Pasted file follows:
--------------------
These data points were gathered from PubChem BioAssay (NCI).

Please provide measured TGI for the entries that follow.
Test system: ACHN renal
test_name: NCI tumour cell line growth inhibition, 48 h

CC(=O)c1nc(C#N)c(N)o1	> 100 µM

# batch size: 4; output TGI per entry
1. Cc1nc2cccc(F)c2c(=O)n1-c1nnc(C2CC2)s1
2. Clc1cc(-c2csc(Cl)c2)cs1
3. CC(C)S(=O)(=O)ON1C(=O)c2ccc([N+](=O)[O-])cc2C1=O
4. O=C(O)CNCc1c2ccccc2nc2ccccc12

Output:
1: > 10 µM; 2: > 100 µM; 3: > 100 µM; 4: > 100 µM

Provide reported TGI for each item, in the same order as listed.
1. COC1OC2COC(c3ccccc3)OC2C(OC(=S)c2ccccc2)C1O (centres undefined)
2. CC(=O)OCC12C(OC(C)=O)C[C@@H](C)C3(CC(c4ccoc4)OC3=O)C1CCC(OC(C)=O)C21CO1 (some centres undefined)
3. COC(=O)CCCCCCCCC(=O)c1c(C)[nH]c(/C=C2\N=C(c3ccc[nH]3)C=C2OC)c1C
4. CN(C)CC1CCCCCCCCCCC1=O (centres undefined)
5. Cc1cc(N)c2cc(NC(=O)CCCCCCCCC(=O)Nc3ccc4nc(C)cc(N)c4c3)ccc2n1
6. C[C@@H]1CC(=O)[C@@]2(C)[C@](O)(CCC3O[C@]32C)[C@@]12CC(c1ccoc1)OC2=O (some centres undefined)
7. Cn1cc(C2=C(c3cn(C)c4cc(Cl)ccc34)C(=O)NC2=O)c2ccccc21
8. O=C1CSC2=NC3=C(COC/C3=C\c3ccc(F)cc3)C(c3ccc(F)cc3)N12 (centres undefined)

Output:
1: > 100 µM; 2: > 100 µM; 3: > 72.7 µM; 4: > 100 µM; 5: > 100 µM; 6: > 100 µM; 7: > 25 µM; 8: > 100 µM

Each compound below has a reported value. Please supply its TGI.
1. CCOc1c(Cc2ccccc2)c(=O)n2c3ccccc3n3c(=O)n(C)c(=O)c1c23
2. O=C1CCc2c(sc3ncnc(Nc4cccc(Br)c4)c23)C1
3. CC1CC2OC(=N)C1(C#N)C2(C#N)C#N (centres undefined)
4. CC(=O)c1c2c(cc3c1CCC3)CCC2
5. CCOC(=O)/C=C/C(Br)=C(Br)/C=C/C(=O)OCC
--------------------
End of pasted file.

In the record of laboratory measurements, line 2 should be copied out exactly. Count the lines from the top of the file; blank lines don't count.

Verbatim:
Please provide measured TGI for the entries that follow.